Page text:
# 1,000,000 lbs of TNT

So I was watching this video of a nuclear-simulation using (supposedly) 1,000,000 lbs of TNT.

http://theync.com/video/m100306bomb.wmv

I was just wondering, anyone have any idea how much space that much TNT would take up?

Trinitrotoluene has a density of 1.654 g/cm3.

1,000,000 lbs of TNT would be about 455,000,000 grams.

That’s a cube that is approximate 6.5 meters (about 21 feet) on a side or a sphere 8 meters (about 26 feet) in diameter.

I hope I did that right.

I can’t tell you how big a pile of TNT that would be, but it’s interesting to compare that blast with a real nuclear explosion. The Baker shot in 1946 was only 21 KILOTONS – theoretically only one-fifth the size of the TNT explosion you linked to. But it’s clear from watching the Baker footage that the nuclear explosion is a far, far more destructive event. This suggests that the kiloton/megaton scale doesn’t really map well to actual amounts of conventional explosives.

I’m not gonna write it out but I did it twice and I got about 9,685 cubic feet. The cube root of that is 21 so I second the first guy.

Wait a minutePochacco, a million pounds is only half a kiloton. A kt is 1,000 tons and a ton is 2,000 pounds so there are only 500 tons.

21 Kilotons = 42,000,000 pounds

Witha density of 1.654 grams per cubic centimeter, I get about 270.86 cubic meters, or a cube about 6.47 meters on a side.

of course that with an 8-meter ball weighing a million pounds, you don’t even need to detonate it. You just roll it around and a lot of people is bound to get injured.

A cube less than 7 metres on a side? That’s a lot smaller than I expected. I mean…
<Dr. Evil> One. Million. Pounds! </Dr. Evil>
It just sounds so impressive!

I wonder how much it would cost.

Look at it this way: It would fill a 1000 ft[sup]2[/sup] room with a 10 foot ceiling.

Well, you can cram a 450 hp engine under the hood of a common sized car. Can you imagine what it would take to clean up after 450 horses? I don’t want that job.

Oh, duh. I read it as a million tons, not a million pounds.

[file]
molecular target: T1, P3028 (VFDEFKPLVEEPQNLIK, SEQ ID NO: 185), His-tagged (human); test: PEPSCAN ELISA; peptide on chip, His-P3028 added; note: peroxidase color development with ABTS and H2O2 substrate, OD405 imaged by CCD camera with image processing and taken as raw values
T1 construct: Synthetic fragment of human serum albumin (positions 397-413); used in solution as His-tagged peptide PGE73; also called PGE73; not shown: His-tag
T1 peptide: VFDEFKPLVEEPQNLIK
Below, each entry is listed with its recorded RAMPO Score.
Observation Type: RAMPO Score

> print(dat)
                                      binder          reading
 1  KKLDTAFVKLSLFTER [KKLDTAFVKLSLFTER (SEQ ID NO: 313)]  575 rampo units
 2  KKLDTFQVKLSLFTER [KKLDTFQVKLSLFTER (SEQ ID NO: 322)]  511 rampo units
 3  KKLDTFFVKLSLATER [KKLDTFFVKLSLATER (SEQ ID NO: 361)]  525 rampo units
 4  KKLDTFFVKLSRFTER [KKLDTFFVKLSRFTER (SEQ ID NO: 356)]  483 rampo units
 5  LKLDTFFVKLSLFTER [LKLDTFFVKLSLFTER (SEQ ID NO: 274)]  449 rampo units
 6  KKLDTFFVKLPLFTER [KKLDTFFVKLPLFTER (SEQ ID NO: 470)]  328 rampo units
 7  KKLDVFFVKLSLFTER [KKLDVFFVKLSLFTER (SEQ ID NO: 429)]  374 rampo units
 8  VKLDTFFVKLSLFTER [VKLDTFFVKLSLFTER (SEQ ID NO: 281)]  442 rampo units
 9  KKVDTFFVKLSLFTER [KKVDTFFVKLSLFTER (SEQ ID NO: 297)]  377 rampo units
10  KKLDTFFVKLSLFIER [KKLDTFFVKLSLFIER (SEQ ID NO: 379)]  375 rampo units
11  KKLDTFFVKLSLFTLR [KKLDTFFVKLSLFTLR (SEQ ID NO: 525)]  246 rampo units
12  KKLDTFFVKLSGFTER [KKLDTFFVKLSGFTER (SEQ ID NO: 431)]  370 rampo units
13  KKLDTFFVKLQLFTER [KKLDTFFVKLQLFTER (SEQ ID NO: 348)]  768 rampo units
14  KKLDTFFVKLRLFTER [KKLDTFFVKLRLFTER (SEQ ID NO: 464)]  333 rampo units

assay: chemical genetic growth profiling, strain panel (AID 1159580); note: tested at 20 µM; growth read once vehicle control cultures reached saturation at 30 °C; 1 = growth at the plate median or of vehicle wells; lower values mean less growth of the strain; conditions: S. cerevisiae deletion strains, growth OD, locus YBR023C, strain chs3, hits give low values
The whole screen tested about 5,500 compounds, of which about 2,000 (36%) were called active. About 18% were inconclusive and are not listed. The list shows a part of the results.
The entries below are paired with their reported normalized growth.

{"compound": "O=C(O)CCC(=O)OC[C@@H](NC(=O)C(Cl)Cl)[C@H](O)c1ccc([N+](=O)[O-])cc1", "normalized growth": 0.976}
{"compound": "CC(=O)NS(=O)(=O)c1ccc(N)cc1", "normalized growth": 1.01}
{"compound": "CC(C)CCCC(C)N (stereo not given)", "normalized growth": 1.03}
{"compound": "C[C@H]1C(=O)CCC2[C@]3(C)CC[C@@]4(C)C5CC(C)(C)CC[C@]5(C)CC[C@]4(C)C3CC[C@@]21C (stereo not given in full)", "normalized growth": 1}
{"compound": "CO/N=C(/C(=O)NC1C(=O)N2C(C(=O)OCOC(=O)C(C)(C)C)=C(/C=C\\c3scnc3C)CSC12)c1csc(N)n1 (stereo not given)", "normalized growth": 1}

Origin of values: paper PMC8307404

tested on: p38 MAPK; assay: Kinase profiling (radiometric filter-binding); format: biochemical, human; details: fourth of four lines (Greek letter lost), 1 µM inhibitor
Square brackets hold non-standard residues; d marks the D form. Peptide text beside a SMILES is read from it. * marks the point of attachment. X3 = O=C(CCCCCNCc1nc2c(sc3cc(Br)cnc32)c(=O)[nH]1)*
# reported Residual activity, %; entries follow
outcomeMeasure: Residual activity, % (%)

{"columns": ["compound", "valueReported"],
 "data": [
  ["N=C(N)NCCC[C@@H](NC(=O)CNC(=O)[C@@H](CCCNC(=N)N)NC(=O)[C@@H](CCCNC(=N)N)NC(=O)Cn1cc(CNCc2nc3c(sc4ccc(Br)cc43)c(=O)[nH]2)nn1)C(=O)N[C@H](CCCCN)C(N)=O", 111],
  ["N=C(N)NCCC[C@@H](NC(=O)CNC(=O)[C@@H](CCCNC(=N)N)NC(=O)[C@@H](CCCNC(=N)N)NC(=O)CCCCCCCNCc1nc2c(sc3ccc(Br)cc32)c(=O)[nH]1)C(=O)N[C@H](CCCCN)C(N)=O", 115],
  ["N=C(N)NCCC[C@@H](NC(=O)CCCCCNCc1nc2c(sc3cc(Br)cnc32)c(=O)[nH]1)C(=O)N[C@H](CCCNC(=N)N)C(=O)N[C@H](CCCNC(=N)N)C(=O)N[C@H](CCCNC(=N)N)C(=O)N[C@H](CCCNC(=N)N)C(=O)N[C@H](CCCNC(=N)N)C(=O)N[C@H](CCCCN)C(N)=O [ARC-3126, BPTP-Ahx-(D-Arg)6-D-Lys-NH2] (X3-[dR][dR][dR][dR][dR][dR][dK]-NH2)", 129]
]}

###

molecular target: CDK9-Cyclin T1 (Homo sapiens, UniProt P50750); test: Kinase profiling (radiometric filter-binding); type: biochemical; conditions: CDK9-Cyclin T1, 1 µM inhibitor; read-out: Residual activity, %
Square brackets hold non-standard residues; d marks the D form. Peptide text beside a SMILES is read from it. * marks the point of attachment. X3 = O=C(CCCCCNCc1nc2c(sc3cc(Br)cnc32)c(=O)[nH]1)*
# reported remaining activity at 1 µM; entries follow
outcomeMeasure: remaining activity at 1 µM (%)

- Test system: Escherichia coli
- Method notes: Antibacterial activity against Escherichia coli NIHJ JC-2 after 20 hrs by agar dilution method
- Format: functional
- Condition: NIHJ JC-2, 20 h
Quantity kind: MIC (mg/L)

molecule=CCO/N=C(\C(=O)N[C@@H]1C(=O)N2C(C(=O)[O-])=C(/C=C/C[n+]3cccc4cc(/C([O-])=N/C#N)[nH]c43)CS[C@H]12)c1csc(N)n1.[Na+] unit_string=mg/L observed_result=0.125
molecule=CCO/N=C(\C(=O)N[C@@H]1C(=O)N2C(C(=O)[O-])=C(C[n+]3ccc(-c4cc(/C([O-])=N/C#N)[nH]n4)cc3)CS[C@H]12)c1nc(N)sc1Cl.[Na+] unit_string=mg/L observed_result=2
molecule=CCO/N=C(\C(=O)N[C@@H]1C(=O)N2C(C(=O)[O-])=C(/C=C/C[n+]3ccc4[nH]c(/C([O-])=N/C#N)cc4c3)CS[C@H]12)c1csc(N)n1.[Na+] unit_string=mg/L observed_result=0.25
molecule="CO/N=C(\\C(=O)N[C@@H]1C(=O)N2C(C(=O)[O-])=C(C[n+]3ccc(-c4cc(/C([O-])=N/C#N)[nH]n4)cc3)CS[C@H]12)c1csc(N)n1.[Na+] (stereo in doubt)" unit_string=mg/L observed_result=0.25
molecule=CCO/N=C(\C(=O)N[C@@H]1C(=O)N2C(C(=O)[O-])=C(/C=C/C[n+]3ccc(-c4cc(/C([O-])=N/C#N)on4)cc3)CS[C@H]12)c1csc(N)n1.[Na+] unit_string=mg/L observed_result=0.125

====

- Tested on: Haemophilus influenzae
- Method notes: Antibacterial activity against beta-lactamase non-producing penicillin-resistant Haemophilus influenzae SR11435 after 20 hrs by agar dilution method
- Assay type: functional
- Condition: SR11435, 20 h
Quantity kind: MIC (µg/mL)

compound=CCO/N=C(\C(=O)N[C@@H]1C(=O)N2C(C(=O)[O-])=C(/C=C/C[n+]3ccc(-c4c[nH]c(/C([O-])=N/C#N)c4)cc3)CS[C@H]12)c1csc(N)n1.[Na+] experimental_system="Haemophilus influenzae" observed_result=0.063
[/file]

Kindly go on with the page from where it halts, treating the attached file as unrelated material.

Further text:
Ignore me and carry on … .

Just to get things straight, 1,000,000 pounds = 500 short tons = 0.5 kilotons. So prontist’s video shows an explosion with the relatively small yield of 1/2 kiloton. I still wouldn’t want to be standing anywhere near ground zero though.

The Tsar Bomb, the most powerful nuclear device ever detonated, yielded about 50 megatons – the explosive force of 50 million tons of TNT.

No, nuclear yields are measured in metric tons. The US ton and metric tonne are almost the same, though. One million pounds is a bit shy of 454,000 kg or 0.454 kilotons.

My mistake. The three tons:

short ton (US): 2,000 pounds
long ton (UK): 2,240 pounds
metric ton: 1,000 kilograms (~2,205 pounds)

A useful comparison is the 100-Ton Test in May 1945, conducted as a trial run and calibration ahead of the Trinity Test.
This involved stacking crates of TNT in a rough cube atop a 20-foot high wooden tower until there was roughly 100 tons of it. In this photo of the completed stack it’s about twice the height of the person beside it.
For a sequence of colour photos of the resulting explosion, see this page.

How would you go about exploding a million pounds of TNT? Is it just as simple as sticking a detonator into the pile and igniting it, or would you need a more complicated setup to ensure uniform combustion?

The answer is, it depends. The shock wave will propagate spherically until it reaches the material boundary, at which point it will propagate with a constant curvature. Since shockwaves travel faster than the bulk speed of sound in the material, scattering the material due to blast pressure is not much of a problem. However, the more confined the energetic material is, the faster and more efficiently it will detonate. Several detonators placed symetrically throughout the entire mass, connected in parallel and fired at the same time would probably be the best option.